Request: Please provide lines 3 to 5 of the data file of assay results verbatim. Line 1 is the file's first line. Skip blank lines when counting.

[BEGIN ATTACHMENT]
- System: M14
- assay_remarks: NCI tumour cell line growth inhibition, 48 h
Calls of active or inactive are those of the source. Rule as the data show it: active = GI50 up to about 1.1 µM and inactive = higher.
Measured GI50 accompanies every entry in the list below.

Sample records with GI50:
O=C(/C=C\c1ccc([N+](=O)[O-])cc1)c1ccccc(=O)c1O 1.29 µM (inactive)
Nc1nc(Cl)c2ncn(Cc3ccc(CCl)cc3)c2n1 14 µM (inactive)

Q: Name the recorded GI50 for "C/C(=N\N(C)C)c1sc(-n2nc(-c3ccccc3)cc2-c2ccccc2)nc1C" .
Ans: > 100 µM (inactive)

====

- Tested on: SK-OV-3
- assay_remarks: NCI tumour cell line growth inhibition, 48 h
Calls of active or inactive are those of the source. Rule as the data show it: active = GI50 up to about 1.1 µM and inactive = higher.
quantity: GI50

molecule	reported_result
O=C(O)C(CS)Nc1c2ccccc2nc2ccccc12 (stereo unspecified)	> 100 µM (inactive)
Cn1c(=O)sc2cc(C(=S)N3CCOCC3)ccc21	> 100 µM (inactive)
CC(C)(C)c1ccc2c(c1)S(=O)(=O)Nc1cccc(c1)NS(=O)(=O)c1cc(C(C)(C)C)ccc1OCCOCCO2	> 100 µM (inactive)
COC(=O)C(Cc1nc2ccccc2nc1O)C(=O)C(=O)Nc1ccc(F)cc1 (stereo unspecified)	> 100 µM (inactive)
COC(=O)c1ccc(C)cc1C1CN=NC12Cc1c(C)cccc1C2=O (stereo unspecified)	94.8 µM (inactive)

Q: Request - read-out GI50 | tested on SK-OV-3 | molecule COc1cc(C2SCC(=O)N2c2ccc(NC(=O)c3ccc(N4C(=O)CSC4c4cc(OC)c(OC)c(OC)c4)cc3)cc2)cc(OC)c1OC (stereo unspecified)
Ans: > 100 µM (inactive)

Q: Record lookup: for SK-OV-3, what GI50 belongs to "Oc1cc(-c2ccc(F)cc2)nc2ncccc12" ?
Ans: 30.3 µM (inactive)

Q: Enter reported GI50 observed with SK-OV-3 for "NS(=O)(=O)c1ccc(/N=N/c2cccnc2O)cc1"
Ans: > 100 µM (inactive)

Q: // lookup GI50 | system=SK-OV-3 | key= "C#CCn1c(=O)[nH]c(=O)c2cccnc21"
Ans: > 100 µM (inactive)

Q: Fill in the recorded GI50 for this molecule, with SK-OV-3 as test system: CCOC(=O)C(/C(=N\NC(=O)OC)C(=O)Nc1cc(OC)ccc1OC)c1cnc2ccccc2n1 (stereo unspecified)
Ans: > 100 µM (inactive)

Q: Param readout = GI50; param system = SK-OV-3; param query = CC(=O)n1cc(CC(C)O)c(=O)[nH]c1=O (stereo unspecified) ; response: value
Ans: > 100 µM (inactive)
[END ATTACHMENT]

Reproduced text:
Calls of active or inactive are those of the source. Rule as the data show it: active = GI50 up to about 1.1 µM and inactive = higher.
Measured GI50 accompanies every entry in the list below.

Sample records with GI50: